His primary scientific interests are in Biochemistry, Signal transduction, Cell biology, Abscisic acid and Guard cell. His Biochemistry study frequently draws connections between related disciplines such as Biophysics. His research integrates issues of Gravitropism, Endogeny and Function in his study of Signal transduction.
His study looks at the relationship between Cell biology and topics such as Programmed cell death, which overlap with Cell culture and Protein kinase A. Steven J. Neill focuses mostly in the field of Abscisic acid, narrowing it down to topics relating to Plant hormone and, in certain cases, Oxidase test and Nicotinamide adenine dinucleotide phosphate. The study incorporates disciplines such as Oxidative stress and Elicitor in addition to Arabidopsis.
His primary areas of study are Biochemistry, Cell biology, Abscisic acid, Signal transduction and Guard cell. His study in Arabidopsis, Arabidopsis thaliana, NADPH oxidase, Reactive oxygen species and Gene expression is done as part of Biochemistry. The concepts of his Cell biology study are interwoven with issues in Elicitor, Oxidative stress and Programmed cell death.
His Abscisic acid study deals with Turgor pressure intersecting with Wilting. His work investigates the relationship between Signal transduction and topics such as Endogeny that intersect with problems in Abiotic stress. His Guard cell research is multidisciplinary, incorporating elements of Plant cell, Biophysics, Signaling network and Nitrate reductase.
Reactive oxygen species, Botany, Biochemistry, Abscisic acid and Signal transduction are his primary areas of study. His Reactive oxygen species research includes elements of Cell, Nitric oxide synthase, Glutathione and Cell signaling. His Botany research incorporates themes from Cell biology and Nitrate reductase.
His work in Biochemistry is not limited to one particular discipline; it also encompasses Redox. As part of his studies on Abscisic acid, Steven J. Neill often connects relevant areas like Arabidopsis. His Signal transduction research integrates issues from Metabolic pathway, Regulation of gene expression and Phosphorylation.
His main research concerns Abscisic acid, Biochemistry, Signal transduction, Reactive oxygen species and Arabidopsis. His Abscisic acid research is multidisciplinary, incorporating perspectives in Receptor, Nuclear protein and Kinase. His study in Receptor is interdisciplinary in nature, drawing from both Biophysics, Plant Stomata and Guard cell, Botany.
Steven J. Neill interconnects Osmotic shock, Gene expression and Transgene in the investigation of issues within Nuclear protein. His biological study spans a wide range of topics, including Metabolic pathway, Regulation of gene expression and Phosphorylation.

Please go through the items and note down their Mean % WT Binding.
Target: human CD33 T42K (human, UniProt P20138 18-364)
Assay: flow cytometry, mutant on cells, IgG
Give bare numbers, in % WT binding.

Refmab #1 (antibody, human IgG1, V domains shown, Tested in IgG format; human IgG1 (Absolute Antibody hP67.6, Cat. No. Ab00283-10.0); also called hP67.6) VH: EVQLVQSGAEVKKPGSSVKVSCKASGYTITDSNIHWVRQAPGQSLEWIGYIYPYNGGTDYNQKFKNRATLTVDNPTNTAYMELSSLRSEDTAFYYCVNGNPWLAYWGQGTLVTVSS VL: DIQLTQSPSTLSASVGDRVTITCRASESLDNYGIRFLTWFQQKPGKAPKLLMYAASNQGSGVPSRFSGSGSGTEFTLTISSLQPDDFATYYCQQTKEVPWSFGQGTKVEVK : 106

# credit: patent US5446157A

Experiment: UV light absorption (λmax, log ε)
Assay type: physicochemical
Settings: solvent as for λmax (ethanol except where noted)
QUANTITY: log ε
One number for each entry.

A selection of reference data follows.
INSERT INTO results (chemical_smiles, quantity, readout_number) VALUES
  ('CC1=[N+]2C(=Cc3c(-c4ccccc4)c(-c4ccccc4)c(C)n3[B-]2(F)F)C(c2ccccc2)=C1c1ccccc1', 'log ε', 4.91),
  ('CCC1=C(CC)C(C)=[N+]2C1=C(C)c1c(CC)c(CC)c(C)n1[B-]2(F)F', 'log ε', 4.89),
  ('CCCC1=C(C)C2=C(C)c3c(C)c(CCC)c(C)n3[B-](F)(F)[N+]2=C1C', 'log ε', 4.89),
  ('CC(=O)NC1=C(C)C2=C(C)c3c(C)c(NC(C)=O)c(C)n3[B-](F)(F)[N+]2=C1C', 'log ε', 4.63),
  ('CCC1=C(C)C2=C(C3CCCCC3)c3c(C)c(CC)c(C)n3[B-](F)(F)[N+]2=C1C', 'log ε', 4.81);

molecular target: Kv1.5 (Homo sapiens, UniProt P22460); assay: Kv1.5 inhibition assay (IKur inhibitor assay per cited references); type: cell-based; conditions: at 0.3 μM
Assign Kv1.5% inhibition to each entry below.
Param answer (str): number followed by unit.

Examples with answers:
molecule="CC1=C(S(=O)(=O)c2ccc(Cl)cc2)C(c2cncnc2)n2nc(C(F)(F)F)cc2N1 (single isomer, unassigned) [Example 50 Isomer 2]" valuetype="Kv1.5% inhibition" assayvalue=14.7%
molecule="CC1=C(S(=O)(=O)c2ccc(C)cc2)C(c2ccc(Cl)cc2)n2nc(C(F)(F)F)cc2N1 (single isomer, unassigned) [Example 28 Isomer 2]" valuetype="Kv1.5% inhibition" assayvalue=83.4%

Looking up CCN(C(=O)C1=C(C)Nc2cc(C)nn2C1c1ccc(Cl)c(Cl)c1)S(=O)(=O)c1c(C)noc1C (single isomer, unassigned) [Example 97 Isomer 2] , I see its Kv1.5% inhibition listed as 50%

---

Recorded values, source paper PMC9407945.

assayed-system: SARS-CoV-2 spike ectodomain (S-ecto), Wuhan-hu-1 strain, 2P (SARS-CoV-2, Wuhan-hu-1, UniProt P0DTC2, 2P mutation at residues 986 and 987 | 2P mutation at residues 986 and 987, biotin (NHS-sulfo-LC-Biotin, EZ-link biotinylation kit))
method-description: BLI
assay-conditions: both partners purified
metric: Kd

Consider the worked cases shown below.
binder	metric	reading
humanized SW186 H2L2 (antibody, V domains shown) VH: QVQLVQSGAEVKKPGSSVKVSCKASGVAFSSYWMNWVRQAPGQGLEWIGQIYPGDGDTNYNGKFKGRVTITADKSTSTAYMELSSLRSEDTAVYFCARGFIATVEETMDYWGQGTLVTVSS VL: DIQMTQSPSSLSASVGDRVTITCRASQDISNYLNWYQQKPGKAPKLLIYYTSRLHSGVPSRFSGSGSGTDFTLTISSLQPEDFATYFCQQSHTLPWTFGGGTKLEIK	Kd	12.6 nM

This overview was generated by a machine learning system which analysed the scientist’s body of work. If you have any feedback, you can contact us here.
Hydrogen peroxide and nitric oxide as signalling molecules in plants
Steven J. Neill;Radhika Desikan;Andrew Clarke;Roger D. Hurst.
Journal of Experimental Botany (2002)
Hydrogen peroxide signalling
Steven Neill;Radhika Desikan;John T. Hancock.
Current Opinion in Plant Biology (2002)
Regulation of the Arabidopsis Transcriptome by Oxidative Stress
Radhika Desikan;Soheila A.-H.-Mackerness;John T. Hancock;Steven J. Neill.
Plant Physiology (2001)
Nitric oxide signalling in plants
Steven J. Neill;Radhika Desikan;John T. Hancock.
New Phytologist (2003)
ABA‐induced NO generation and stomatal closure in Arabidopsis are dependent on H2O2 synthesis
Jo Bright;Radhika Desikan;John T. Hancock;Iain S. Weir.
Plant Journal (2006)
Role of reactive oxygen species in cell signalling pathways.
J. T. Hancock;R. Desikan;S.J. Neill.
Biochemical Society Transactions (2001)
A new role for an old enzyme: Nitrate reductase-mediated nitric oxide generation is required for abscisic acid-induced stomatal closure in Arabidopsis thaliana
Radhika Desikan;Rachael Griffiths;John T. Hancock;Steven Neill.
Proceedings of the National Academy of Sciences of the United States of America (2002)
Nitric oxide, stomatal closure, and abiotic stress
Steven Neill;Raimundo Barros;Jo Bright;Radhika Desikan.
Journal of Experimental Botany (2008)
Nitric Oxide Is a Novel Component of Abscisic Acid Signaling in Stomatal Guard Cells
Steven J. Neill;Radhika Desikan;Andrew Clarke;John T. Hancock.
Plant Physiology (2002)
Ethylene‐induced stomatal closure in Arabidopsis occurs via AtrbohF‐mediated hydrogen peroxide synthesis
Radhika Desikan;Rhian Harrett-Williams;Cecilia Tagliavia.
Plant Journal (2006)
If you think any of the details on this page are incorrect, let us know.
We appreciate your kind effort to assist us to improve this page, it would be helpful providing us with as much detail as possible in the text box below: